Restrictive Trade Practices Act, 1956

Oral Answers to Questions — Trade and Commerce – in the House of Commons at 12:00 am on 29th January 1959.

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Photo of Lieut-Colonel Sir Walter Bromley-Davenport Lieut-Colonel Sir Walter Bromley-Davenport , Knutsford 12:00 am, 29th January 1959

asked the President of the Board of Trade whether, in view of the fact that the cessation of the Yarn Spinners Price Fixing agreement will lead to unemployment and the closing down of mills, he will review the provisions of Section 21 of the Restrictive Trade Practices Act, 1956, with a view to introducing amending legislation giving a broader interpretation of public interest as regards restrictive trade practices.

Photo of Mr David Eccles Mr David Eccles , Chippenham

No, Sir. Section 21 was debated at length by Parliament when the Act was being passed.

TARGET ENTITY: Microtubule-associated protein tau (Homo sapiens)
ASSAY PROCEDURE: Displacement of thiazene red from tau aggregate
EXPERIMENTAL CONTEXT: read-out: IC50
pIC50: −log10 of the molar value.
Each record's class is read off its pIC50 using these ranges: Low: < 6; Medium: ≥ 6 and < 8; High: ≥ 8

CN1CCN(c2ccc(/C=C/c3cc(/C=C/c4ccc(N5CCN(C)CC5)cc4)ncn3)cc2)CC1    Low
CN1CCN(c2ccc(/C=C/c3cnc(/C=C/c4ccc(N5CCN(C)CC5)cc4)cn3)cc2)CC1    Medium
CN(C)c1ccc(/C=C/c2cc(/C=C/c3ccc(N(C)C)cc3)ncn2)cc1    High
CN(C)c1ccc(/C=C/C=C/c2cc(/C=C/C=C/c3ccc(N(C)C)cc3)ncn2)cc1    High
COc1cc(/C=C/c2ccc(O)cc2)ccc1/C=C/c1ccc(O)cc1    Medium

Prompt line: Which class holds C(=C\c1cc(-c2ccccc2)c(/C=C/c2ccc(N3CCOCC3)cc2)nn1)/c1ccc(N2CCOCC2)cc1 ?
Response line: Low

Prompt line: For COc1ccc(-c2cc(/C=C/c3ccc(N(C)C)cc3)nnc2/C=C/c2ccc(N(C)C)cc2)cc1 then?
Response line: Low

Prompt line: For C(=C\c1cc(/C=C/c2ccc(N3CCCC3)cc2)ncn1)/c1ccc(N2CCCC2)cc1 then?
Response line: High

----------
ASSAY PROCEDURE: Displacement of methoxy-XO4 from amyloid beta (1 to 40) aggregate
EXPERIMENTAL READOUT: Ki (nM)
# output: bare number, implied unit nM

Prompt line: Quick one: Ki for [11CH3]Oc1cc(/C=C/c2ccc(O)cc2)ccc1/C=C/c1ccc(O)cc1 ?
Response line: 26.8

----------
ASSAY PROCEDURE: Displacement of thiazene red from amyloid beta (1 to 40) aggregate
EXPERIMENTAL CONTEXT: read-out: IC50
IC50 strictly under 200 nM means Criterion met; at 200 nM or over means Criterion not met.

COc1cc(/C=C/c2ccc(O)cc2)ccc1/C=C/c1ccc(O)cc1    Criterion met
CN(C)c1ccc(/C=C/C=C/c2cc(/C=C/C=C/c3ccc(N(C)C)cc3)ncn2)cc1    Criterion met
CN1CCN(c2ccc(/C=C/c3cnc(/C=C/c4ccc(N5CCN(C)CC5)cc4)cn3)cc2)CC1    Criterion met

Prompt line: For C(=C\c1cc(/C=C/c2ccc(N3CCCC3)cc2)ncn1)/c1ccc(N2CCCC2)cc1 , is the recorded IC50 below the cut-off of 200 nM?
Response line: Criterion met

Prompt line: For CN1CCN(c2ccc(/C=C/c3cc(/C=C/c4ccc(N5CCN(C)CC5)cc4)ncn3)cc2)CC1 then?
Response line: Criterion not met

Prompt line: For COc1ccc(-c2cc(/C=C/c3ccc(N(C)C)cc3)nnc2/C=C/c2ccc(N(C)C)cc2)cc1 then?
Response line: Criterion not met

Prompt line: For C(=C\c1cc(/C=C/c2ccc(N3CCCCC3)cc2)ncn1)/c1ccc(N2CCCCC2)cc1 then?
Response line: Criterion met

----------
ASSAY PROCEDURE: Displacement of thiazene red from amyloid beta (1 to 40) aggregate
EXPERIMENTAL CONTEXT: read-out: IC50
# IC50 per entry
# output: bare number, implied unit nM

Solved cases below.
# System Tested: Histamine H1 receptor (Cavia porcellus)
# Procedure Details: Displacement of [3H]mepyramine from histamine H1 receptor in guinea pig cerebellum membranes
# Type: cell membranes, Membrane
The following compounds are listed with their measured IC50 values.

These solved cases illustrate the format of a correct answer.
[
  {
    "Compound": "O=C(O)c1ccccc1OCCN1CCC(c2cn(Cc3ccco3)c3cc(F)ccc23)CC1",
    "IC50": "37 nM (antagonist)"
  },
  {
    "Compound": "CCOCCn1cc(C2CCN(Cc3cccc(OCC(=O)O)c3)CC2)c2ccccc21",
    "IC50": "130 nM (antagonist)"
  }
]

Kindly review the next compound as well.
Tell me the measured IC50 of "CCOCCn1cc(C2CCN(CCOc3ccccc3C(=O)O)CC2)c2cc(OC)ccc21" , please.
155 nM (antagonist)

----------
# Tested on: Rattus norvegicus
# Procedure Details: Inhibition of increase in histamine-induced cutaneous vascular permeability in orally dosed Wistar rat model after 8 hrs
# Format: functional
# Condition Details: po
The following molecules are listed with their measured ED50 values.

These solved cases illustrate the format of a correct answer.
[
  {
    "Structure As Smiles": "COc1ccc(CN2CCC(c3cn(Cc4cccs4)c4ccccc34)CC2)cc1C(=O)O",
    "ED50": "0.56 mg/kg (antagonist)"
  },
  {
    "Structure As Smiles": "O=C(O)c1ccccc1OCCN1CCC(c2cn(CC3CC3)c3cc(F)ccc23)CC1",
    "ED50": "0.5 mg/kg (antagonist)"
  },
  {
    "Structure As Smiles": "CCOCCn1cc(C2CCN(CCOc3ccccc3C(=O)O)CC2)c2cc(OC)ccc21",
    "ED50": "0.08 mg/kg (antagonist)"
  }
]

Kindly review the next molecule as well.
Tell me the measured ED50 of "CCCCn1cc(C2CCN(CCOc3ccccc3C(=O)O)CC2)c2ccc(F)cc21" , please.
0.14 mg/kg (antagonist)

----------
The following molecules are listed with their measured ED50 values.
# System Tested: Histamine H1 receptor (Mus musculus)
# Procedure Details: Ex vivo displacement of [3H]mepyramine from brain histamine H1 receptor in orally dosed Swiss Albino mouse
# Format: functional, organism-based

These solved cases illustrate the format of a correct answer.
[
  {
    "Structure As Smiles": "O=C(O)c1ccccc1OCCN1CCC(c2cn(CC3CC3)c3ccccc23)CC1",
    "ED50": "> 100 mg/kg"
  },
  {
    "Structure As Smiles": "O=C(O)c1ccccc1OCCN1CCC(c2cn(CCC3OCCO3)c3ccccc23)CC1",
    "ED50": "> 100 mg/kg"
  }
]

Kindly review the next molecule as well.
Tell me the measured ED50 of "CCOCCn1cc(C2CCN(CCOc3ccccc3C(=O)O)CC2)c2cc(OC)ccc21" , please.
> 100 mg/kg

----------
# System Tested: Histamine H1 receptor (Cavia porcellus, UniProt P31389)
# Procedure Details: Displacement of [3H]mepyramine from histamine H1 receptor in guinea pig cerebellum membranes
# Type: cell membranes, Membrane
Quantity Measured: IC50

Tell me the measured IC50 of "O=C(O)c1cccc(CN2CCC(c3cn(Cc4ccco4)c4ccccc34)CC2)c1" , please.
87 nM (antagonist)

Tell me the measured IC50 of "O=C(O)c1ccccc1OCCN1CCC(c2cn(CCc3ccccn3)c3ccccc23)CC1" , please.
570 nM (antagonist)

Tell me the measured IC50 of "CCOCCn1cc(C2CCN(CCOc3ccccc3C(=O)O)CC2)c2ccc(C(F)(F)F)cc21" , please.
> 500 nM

Photo of Lieut-Colonel Sir Walter Bromley-Davenport Lieut-Colonel Sir Walter Bromley-Davenport , Knutsford

Will my right hon. Friend give an assurance that he will not close his mind to a possible revision of the Act on the lines suggested in my Question?

Photo of Mr David Eccles Mr David Eccles , Chippenham

For the time being we must see how the Act works. Indeed, this Section is drawn very widely. If my hon. and gallant Friend has any particular changes in mind, perhaps he will let me know.

Photo of Mr Lynn Ungoed-Thomas Mr Lynn Ungoed-Thomas , Leicester North East

Does not the President of the Board of Trade now recognise, in view of the judgment in question, that this is a matter which is quite unsuitable for judicial decision, that it is essentially a matter of policy which ought to be decided by the Government and this House and that the Government are shirking their responsibility when they push it off on to the judges to decide?

Photo of Mr David Eccles Mr David Eccles , Chippenham

No, Sir. The Government take exactly the opposite view, namely, that it is better that restrictive practices of this kind, involving very many interests as they do, should be put before a court of law, as has now happened.